These include:

  • Having a softer compound, which is resistant to negative temperatures of winter environment.
  • A lot of sipes, to provide a small scale grip on ice and snowy roads.
  • Notches and grooves capable of trapping in the snow and providing traction with the grabbed snow-to-snow contact.

The Firestone Destination AT2 has all these features, that’s why it makes such a great winter tire, and that’s why the tire is graded with a 3-Peak Mountain Snowflake and M+S symbol, which shows its capability.

Besides having a softer rubber and numerous siping like a dedicated winter tire, the tire offers several biters and zigzag grooves which are very efficient in hanging on to the snow particles effectively.

For Your Info: The best budget pick having 3PMSF rating is Kenda Klever AT2 (review).

Wear Resistance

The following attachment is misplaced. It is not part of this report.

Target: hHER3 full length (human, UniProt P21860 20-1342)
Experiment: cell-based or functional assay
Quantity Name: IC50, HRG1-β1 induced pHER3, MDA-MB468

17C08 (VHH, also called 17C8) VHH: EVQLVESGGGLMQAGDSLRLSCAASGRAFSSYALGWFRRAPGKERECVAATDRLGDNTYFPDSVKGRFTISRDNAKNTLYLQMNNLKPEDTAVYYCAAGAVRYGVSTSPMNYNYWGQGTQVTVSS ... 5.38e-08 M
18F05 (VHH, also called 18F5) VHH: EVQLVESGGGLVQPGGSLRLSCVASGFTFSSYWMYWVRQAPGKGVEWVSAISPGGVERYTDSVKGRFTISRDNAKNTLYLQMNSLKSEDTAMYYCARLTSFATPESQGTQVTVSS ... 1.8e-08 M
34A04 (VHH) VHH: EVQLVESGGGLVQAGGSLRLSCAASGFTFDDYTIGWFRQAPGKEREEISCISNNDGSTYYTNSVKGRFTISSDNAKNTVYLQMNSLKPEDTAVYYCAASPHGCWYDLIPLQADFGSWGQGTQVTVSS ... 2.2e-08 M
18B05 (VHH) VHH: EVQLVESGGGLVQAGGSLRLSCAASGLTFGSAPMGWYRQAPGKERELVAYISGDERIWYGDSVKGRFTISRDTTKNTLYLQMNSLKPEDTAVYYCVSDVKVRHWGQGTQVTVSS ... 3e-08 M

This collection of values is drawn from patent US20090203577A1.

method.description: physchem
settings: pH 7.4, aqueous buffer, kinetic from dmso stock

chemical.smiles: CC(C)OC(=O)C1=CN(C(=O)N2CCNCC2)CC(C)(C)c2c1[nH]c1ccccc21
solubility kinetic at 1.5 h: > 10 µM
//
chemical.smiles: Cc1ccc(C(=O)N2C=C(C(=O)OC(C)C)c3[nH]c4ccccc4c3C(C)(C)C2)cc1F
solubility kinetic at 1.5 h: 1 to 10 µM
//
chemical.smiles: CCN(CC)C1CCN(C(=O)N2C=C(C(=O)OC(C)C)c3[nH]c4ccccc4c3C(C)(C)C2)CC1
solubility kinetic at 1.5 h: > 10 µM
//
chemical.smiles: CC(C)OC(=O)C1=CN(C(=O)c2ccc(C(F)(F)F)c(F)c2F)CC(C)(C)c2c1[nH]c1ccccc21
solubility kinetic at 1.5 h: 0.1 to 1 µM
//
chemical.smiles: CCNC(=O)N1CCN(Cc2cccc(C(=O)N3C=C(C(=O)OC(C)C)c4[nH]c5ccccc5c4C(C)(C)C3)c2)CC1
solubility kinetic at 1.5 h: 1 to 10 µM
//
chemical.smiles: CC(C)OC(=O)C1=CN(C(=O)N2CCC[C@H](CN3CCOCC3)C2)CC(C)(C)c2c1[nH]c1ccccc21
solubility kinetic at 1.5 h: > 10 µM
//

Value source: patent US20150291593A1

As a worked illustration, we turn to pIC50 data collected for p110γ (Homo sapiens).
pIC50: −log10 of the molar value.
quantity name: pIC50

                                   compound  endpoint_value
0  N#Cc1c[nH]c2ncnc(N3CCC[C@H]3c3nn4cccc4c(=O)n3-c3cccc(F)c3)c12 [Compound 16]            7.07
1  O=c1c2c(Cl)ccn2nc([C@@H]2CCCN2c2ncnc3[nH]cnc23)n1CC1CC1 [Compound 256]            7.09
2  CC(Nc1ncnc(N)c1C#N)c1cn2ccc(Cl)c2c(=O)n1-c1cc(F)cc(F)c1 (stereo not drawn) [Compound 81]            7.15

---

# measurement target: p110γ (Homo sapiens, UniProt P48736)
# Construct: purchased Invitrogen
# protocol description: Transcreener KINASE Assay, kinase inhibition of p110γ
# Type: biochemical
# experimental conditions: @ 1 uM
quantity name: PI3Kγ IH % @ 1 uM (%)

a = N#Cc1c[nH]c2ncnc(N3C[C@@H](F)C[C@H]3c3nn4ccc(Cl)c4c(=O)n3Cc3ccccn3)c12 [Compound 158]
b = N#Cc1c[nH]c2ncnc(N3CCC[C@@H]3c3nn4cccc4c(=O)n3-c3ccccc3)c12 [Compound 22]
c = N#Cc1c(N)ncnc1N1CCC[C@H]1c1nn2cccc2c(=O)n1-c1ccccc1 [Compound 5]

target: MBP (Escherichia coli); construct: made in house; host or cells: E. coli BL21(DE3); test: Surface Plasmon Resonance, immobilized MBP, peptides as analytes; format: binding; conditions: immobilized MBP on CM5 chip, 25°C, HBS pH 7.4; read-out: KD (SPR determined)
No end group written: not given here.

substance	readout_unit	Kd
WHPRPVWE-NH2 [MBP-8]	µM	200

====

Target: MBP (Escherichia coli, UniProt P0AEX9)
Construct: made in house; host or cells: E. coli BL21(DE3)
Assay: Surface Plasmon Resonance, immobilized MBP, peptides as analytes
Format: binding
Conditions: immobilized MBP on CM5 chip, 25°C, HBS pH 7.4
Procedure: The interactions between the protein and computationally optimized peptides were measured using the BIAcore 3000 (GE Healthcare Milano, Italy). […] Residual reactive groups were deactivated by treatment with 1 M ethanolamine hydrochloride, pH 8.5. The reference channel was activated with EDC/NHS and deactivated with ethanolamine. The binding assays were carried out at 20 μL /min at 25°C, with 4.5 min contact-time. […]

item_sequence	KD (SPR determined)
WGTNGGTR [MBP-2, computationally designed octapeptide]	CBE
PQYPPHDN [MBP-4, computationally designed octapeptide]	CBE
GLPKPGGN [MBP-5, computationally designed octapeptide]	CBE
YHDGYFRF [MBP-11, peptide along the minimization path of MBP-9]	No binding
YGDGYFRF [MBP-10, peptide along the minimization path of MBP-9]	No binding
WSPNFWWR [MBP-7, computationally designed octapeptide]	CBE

Tread wear of the tire depends a lot on weight and rolling resistance, and here the Firestone Destination AT2 is very considerable, as it comes in small load ratings, so it’s very light in weight.

And I have already discussed how it’s the most fuel-efficient tire, offering very low rolling resistant values.

But still, the tire has a softer rubber and with it

It comes with a 55k miles warranty.

For Your Info: Most capable AT tire for wear is General Grabber ATX (review).

Off-Road Performance

Off road not too much is expected form AT tires which are more aligned towards highway performance.

Nonetheless, the Firestone Destination AT2 is a different tire which is able to stun you on rugged terrains, though don’t expect the tire to perform like a RT.

Traction on Rocks

Rocky terrains itself include a lot of different areas, such as gravely roads, stones, dirt, big rocks and so on.

If I start with gravely roads filled with dirt, the Firestone Destination AT2 gives you a suspended performance.

It’s outer two longitudinal channels are filled with several arrow shaped stone ejectors (see in the tread’s design section).

All these make sure, no stone gets lodged in.